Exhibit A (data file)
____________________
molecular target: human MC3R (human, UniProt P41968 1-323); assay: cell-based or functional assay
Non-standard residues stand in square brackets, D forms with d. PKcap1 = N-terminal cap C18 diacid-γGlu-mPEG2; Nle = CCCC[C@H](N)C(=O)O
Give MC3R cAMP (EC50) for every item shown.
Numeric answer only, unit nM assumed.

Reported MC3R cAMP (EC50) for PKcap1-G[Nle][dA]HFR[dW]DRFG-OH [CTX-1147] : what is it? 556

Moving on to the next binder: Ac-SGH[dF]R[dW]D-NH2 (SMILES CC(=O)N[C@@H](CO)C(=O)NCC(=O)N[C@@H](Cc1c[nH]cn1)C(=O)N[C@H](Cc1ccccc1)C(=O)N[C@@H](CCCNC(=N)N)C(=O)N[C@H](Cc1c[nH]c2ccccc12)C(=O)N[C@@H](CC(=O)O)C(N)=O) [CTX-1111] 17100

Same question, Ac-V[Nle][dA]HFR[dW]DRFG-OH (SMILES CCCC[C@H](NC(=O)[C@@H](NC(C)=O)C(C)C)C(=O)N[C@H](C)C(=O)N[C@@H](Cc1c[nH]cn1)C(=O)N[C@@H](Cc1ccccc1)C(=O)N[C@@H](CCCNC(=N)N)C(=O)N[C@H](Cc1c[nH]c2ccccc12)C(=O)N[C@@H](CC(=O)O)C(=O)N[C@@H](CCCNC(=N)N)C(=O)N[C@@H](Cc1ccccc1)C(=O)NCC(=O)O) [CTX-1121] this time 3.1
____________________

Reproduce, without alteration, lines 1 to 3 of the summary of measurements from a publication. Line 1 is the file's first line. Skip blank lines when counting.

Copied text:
molecular target: human MC3R (human, UniProt P41968 1-323); assay: cell-based or functional assay
Non-standard residues stand in square brackets, D forms with d. PKcap1 = N-terminal cap C18 diacid-γGlu-mPEG2; Nle = CCCC[C@H](N)C(=O)O
Give MC3R cAMP (EC50) for every item shown.